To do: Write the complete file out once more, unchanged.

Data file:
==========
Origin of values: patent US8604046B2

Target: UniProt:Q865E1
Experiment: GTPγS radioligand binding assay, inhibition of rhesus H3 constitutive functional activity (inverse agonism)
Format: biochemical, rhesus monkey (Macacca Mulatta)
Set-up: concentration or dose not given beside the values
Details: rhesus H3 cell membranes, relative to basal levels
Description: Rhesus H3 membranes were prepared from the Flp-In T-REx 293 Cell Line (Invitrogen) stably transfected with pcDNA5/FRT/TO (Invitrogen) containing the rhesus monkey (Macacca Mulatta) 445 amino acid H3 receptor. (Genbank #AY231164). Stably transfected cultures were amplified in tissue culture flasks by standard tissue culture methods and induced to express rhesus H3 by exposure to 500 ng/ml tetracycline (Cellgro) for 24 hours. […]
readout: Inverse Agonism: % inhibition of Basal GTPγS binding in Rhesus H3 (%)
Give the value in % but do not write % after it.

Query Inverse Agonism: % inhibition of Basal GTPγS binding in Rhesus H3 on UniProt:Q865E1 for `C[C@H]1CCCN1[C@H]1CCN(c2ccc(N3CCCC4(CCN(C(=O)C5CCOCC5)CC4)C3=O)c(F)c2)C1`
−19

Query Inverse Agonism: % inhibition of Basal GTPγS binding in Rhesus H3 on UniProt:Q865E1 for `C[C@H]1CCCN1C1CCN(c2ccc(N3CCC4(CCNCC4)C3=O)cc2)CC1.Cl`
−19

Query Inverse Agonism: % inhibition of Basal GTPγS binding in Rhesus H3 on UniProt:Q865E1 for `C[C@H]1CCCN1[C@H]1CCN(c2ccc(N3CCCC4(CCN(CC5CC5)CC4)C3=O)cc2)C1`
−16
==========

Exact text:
Origin of values: patent US8604046B2

Target: UniProt:Q865E1
Experiment: GTPγS radioligand binding assay, inhibition of rhesus H3 constitutive functional activity (inverse agonism)
Format: biochemical, rhesus monkey (Macacca Mulatta)
Set-up: concentration or dose not given beside the values
Details: rhesus H3 cell membranes, relative to basal levels
Description: Rhesus H3 membranes were prepared from the Flp-In T-REx 293 Cell Line (Invitrogen) stably transfected with pcDNA5/FRT/TO (Invitrogen) containing the rhesus monkey (Macacca Mulatta) 445 amino acid H3 receptor. (Genbank #AY231164). Stably transfected cultures were amplified in tissue culture flasks by standard tissue culture methods and induced to express rhesus H3 by exposure to 500 ng/ml tetracycline (Cellgro) for 24 hours. […]
readout: Inverse Agonism: % inhibition of Basal GTPγS binding in Rhesus H3 (%)
Give the value in % but do not write % after it.

Query Inverse Agonism: % inhibition of Basal GTPγS binding in Rhesus H3 on UniProt:Q865E1 for `C[C@H]1CCCN1[C@H]1CCN(c2ccc(N3CCCC4(CCN(C(=O)C5CCOCC5)CC4)C3=O)c(F)c2)C1`
−19

Query Inverse Agonism: % inhibition of Basal GTPγS binding in Rhesus H3 on UniProt:Q865E1 for `C[C@H]1CCCN1C1CCN(c2ccc(N3CCC4(CCNCC4)C3=O)cc2)CC1.Cl`
−19

Query Inverse Agonism: % inhibition of Basal GTPγS binding in Rhesus H3 on UniProt:Q865E1 for `C[C@H]1CCCN1[C@H]1CCN(c2ccc(N3CCCC4(CCN(CC5CC5)CC4)C3=O)cc2)C1`
−16